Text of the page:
Japan has Election Law and Political Funds Control Law that regulates the campaign activities and finance for political parties. Many of the regulations placed on campaigning tactics were introduced in 1925, when a revision was made to the Lower House Election Law (which originated in the late 1800s), which strictly controlled campaigning tactics. Many of these stipulations are still in place today. Candidates are bound by rules regarding the number of speeches they can make, the type of canvassing they can do, which written materials can be distributed and displayed, and campaign financing. Beginning in the mid-1990s, campaign funding was partially supported by public funds. The government allocated roughly $300 million in proportion to the number of seats each political party holds in the Diet. Thus, politicians are responsible for much of their own campaign financing.
Given the limitations on campaigning, candidates focus heavily on organizing their support groups and on personal interaction with potential voters. The face-to-face effort that occurs in local elections differs from the kind of glad-handing that characterizes many campaigns outside Japan, however. Candidates typically extend great rhetorical courtesy to the audience without focusing on any specifics of policy. One technique common in local elections involves candidates and their supporters lining up outside railway stations, bowing repeatedly to commuters and offering pledges of service. Campaign cars with loudspeakers are enlisted to drive through residential districts, intoning the name of the candidate without making a concerted sales pitch.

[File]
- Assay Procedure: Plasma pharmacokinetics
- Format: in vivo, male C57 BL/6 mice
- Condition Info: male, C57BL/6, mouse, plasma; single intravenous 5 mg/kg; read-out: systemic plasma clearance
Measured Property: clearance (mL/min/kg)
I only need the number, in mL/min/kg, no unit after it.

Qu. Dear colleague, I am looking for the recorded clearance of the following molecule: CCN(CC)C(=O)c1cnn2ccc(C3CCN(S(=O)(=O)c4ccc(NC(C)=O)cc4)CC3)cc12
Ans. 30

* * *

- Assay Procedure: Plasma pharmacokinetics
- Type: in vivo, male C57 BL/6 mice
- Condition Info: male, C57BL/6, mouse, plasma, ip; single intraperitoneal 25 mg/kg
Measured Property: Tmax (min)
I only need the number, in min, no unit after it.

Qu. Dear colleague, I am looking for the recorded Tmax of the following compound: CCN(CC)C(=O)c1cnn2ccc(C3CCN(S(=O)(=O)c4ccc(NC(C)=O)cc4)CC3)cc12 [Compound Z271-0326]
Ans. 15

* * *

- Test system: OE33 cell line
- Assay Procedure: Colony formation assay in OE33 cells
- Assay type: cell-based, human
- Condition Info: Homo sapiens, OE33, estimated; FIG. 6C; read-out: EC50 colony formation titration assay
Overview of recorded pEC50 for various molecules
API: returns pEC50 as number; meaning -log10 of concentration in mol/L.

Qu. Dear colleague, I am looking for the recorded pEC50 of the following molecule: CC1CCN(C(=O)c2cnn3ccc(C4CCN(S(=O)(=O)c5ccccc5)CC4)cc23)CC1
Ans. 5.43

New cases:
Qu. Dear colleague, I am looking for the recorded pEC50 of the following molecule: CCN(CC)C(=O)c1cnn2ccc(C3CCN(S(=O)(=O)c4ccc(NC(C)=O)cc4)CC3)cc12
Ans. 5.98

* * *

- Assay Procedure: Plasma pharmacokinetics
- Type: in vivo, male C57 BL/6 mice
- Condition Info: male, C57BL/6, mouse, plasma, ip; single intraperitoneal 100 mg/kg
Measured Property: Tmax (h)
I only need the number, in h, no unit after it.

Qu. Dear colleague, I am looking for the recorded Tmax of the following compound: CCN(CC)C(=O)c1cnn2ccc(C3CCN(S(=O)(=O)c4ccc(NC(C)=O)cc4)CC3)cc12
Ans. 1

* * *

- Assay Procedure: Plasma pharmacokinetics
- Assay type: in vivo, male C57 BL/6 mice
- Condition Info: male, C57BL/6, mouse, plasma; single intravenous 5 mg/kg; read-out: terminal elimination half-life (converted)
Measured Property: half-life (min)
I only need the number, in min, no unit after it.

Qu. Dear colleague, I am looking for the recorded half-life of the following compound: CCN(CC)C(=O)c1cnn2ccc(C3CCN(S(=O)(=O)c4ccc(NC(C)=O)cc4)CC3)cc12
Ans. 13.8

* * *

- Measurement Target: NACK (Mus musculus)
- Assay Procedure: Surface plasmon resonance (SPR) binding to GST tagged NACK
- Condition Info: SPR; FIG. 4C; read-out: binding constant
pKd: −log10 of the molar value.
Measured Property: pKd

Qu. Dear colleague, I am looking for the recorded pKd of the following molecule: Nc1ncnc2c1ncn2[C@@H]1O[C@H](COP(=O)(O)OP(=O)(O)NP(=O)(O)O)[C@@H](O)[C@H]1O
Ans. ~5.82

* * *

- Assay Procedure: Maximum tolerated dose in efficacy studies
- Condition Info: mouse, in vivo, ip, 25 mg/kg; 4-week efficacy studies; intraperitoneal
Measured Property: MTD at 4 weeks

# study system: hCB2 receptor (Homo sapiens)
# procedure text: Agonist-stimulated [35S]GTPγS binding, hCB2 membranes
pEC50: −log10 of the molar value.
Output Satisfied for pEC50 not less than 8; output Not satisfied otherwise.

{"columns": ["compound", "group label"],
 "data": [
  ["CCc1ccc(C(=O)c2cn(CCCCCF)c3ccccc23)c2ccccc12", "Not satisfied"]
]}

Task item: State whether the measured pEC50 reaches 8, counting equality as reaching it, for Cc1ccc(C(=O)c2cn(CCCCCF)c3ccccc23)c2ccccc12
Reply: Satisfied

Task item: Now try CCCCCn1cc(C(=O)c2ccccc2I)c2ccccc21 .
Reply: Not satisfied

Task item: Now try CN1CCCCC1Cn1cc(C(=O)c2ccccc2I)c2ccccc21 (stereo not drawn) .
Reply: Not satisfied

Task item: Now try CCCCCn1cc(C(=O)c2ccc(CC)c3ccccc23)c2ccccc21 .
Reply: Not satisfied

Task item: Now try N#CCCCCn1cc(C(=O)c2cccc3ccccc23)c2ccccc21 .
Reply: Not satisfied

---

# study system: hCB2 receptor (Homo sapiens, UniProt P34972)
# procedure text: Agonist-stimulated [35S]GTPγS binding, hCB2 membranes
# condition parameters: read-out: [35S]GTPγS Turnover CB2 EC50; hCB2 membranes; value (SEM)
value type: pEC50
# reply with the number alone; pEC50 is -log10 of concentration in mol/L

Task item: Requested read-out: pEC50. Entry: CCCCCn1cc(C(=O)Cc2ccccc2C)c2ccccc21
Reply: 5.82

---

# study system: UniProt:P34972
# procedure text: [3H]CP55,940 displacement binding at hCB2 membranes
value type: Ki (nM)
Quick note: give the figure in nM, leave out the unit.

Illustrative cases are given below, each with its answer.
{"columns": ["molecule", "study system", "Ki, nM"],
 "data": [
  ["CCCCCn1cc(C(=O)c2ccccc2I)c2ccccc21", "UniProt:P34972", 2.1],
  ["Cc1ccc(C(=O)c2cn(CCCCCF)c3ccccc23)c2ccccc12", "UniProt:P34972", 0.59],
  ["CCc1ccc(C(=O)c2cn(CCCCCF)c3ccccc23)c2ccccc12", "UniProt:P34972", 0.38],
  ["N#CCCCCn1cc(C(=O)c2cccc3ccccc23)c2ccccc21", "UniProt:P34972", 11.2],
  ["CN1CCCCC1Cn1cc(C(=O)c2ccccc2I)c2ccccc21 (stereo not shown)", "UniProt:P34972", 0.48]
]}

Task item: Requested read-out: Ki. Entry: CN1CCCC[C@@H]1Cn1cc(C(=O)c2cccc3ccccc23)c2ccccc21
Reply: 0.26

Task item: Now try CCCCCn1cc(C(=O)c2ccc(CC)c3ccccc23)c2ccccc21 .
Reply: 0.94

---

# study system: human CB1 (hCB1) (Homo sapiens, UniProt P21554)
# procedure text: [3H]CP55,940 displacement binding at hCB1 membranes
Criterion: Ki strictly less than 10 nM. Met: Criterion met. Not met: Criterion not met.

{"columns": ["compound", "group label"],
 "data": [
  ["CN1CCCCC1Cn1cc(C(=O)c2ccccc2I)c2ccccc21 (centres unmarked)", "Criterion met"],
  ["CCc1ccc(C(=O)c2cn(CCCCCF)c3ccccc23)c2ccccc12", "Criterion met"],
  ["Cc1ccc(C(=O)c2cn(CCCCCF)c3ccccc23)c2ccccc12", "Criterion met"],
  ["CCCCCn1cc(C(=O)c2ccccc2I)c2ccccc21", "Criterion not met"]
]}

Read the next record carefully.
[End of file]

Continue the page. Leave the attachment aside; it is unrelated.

In Japan, foreigners and corporations that are in deficit or receive government subsidies can’t contribute to campaigns or parties. Labor unions and businesses can only give to parties and organizations established by parties, not individual candidates. One interesting feature of Japan’s finance law is that individuals and groups are only allowed to donate to parties during election periods. However, parties can distribute those donations to the individual candidates. Disclosure is required from political organizations, but not from the individual candidates. Even so, there’s no monitoring system in place to review financial records or to police those who violate these finance laws. Since parties can pass corporate contributions along to candidates, wealthy special interest groups are able to influence the outcome of elections.
Background: Politics and Political Campaigns in Japan, PBS, 2008, http://www.pbs.org/pov/campaign/campaign_background.php.
PDF : Corruption through Political Contributions in Japan- Report on Recent Bribery Scandals, 1996-2000 (2000) – Report on recent bribery scandals, 1996-2000 submitted for a TI workshop on corruption and political party funding in La Pietra, Italy.
PDF : Restrictions on Political Campaigns in Japan (Verena Blechinger: 1990)
Link : The Seven Wonders of Election Campaigning in Japan (Tosa Wave: 2012)
Link : Japan’s Twitter-Free Election Campaign (Time: 2009)
Link : Japan’s Next Election Campaign will be Tweeted, Emailed and Blogged (Global Voices: 2013)